This is the last in our three-part series exploring modern measurement and the ways in which marketers can achieve better outcomes from their advertising by moving away from outdated, proxy metrics. Now that we are (hopefully!) in agreement that lift measurement is the most appropriate methodology to evaluate the success of most kinds of campaigns, let’s take a look at some real-world success stories.
Consider the case of a digital solutions company that helps businesses establish and maintain their online presence. Targeting small business owners and entrepreneurs, they sought to drive more signups for their product suite. Using Ghost Bids to measure lift, this marketer was able to achieve and demonstrate a 66% increase in signup rate. In contrast to CPA, which generally measures unit cost in a vacuum, lift demonstrates the effect of media exposure on conversion rate above that which was seen in the control group.
Therefore, unlike most other methodologies, lift is able to definitively isolate the impact of media exposure.
What’s especially interesting about this example is that the ads were run entirely on audio channels. Moreover, leveraging a device graph, the marketer was able to deduplicate users across devices, to help prevent contamination of the control group. This improved study accuracy and provided a high degree of confidence in the study results.
Another example is that of a genetic testing company that wanted to drive traffic to their landing page. Executing across multiple channels and leveraging audience targeting, the marketer learned that they were able to achieve a 30% increase in site visits, and that the combination of channels produced better results than any single channel alone. Additionally, they learned that showing a user 10 impressions maximized their lift rate.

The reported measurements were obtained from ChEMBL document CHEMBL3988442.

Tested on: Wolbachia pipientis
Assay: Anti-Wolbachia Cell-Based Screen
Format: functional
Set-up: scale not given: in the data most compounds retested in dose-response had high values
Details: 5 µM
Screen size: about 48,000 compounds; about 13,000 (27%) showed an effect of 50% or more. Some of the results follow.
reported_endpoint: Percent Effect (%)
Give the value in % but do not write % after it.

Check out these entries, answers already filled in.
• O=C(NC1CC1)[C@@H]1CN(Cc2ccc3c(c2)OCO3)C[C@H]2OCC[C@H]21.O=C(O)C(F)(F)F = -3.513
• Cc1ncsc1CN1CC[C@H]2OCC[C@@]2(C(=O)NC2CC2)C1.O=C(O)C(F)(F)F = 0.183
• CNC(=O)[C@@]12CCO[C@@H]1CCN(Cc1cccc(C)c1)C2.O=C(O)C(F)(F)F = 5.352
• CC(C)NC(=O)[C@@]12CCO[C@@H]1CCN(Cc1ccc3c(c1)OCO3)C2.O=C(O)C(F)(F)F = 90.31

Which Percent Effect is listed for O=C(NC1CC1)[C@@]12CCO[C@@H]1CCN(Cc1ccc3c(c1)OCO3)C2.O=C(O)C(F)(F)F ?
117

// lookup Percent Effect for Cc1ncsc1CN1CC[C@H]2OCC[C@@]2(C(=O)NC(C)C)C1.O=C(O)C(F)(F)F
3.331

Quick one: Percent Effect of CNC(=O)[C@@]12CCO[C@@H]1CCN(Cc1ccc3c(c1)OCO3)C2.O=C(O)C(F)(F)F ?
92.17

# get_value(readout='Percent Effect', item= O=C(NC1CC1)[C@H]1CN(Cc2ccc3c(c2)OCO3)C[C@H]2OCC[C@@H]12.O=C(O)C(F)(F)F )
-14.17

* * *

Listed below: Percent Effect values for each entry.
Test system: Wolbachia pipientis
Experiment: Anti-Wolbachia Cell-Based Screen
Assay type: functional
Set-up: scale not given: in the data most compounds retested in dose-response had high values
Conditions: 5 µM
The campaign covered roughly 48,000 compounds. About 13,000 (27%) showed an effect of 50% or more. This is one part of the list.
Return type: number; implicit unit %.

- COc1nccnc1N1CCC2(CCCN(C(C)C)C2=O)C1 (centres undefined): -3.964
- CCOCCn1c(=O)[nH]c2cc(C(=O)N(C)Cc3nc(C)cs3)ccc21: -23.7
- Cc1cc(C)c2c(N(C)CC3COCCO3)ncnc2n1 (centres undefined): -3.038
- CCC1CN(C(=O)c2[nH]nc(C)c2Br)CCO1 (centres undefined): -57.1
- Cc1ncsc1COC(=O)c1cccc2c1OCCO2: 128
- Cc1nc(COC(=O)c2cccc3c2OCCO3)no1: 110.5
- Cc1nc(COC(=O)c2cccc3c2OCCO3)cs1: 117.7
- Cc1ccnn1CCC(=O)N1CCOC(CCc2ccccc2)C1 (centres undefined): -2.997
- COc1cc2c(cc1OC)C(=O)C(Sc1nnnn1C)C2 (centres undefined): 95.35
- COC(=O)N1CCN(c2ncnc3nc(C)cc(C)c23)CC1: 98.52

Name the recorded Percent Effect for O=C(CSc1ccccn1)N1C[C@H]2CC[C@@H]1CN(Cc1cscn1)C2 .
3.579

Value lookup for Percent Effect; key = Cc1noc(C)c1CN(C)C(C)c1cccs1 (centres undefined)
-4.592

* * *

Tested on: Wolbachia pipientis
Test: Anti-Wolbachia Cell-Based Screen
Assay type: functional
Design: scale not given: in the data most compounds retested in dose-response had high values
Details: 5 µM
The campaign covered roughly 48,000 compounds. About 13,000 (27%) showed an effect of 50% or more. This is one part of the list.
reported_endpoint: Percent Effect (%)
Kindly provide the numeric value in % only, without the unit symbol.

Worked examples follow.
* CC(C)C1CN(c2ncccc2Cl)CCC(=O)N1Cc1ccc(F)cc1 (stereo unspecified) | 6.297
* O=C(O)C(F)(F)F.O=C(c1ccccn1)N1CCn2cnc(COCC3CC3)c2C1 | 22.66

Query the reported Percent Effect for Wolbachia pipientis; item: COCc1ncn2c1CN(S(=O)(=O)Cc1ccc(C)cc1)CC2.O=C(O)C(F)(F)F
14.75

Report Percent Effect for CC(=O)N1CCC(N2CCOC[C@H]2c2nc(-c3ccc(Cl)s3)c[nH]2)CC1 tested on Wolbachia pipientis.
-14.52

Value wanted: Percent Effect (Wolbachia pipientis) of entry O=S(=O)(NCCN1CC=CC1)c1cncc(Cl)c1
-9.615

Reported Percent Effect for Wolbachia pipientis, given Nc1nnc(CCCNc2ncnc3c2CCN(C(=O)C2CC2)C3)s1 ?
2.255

Which brings up an important point: you’ll generally find that optimizing to lift requires more ad exposures per user. Without a doubt, this will increase your CPA (i.e., because you’re serving more impressions to each user who converts.) This is not a bad thing! A single media exposure can’t be expected to cause a user to convert - historical studies show that between 5-20 impressions per user are needed to drive an incremental conversion. Inversely, optimizing to CPA favors fewer impressions, because media is taking attribution credit for users who would have converted regardless.
Optimizing to, and using CPA as your sole measure provides at best an incomplete picture of your advertising effectiveness, and at worst, produces outcomes that are contrary to your business goals.
Moving to lift-based measurement and optimization requires a significant change in how marketers think about what “good” looks like. It’s easy to get caught up in focusing on how much money it takes to generate a desired consumer action. While that may sound like an intuitive way to measure advertising effectiveness, it’s the wrong metric because it doesn’t look at the true impact on actual business performance resulting from marketing.
Within the lift measurement realm, there are many different approaches, each of them valid and with their own pros and cons. Consider which of them is most applicable to your use case; then, test and learn. Recall from our first post in the series that incrementality tells you much more than CPA: it helps marketers understand how many conversions took place as a direct result of their advertising -- not those that would have happened regardless. Optimizing to incremental lift, while a sea change at first, will be something that you wish you had done sooner.